Here's a new one for the ol' Reformy Thesaurus: the "Opportunity Culture" in education.
Sure sounds good, doesn't it? Who doesn't want our American kids to have more opportunities in life? Except--oops--this campaign, rolled out by Public Impact, is actually about opportunities for "teacherpreneurs" to make more money by teaching oversized classes--and of course, for school districts to seize that same opportunity to save money through "innovative" staffing models.
How did this exciting window of opportunity emerge? Public Impact explains:
That's a whole lot of leaping and surging. Unfortunately, it's based on a faux statistic, sitting triumphantly on a pyramid of dubious research, prettied up with some post-modern infographics. Like other overhyped blah-blah of "reform"--the "three great teachers in a row" myth, for example, or nearly every "fact" in Waiting for Superman--it's a triumph of slick media slogans over substance. A quick look at the Opportunity Culture Advisory Team tells you what the real purpose of the OC is: cutting teachers, privatizing services, plugging charters and cultivating a little astroturf to cover the scars.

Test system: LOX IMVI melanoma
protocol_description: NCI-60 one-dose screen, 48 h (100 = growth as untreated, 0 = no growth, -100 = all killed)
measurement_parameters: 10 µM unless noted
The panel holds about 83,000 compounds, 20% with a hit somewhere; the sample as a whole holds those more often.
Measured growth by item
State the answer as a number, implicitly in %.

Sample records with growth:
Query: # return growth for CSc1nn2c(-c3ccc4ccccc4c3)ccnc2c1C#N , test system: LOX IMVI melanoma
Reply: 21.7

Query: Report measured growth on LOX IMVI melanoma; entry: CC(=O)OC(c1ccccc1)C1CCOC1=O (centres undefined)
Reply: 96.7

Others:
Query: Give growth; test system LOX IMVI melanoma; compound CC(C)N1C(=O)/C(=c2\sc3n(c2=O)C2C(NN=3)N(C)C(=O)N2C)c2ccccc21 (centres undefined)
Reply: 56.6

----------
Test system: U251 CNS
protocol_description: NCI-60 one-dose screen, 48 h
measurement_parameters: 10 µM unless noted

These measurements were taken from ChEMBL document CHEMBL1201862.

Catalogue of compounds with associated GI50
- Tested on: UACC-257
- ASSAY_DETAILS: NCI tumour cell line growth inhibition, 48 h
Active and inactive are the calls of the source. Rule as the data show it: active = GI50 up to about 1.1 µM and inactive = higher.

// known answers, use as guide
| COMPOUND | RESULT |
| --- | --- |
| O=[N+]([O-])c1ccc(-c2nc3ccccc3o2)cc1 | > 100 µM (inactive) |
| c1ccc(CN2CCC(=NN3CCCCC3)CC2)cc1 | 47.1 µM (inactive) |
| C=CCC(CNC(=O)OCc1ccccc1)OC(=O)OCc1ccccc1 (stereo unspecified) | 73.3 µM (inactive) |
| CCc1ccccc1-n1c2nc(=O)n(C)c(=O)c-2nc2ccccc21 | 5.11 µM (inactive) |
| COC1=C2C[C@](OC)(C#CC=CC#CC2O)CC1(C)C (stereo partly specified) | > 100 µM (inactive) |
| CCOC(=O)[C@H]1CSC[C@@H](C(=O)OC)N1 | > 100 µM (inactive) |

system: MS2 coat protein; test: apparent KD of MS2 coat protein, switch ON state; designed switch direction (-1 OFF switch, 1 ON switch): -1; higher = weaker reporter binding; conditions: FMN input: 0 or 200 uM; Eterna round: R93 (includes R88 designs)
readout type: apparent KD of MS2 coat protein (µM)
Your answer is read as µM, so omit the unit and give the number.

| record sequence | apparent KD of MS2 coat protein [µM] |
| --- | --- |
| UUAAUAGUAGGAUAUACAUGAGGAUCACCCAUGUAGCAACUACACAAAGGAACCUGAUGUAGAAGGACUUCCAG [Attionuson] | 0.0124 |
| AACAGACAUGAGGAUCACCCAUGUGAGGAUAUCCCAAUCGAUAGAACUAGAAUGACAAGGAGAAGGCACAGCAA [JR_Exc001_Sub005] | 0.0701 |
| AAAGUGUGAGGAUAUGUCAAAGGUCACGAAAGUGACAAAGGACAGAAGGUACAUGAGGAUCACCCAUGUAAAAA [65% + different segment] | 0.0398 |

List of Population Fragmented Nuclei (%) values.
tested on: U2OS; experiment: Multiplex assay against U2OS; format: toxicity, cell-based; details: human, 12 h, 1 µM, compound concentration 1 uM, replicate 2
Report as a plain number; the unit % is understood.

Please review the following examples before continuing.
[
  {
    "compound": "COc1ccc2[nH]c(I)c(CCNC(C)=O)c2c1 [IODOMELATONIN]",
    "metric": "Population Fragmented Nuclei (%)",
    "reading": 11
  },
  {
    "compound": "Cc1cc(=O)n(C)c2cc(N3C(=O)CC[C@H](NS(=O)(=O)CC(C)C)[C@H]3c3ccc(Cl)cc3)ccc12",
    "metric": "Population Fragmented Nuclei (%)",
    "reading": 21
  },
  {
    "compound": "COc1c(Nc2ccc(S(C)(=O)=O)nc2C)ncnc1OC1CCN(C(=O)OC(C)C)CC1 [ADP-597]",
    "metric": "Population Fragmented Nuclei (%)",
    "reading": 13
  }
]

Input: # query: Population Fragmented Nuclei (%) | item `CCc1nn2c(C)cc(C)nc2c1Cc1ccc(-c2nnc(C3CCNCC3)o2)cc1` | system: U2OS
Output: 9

The Opportunity Culture's bold plan begins with a policy recommendation: Schools should be required by law to identify the top 25% of their teachers. Then, once that simple task is completed, OC suggests ten exciting new models for staffing schools, beginning with giving these excellent teachers a lot more students (plus a merit pay carrot) and ending with enlisting "accountable remote teachers down the street or across the nation" who would "provide live, but not in-person instruction while on-site teammates manage administrative duties and develop the whole child."
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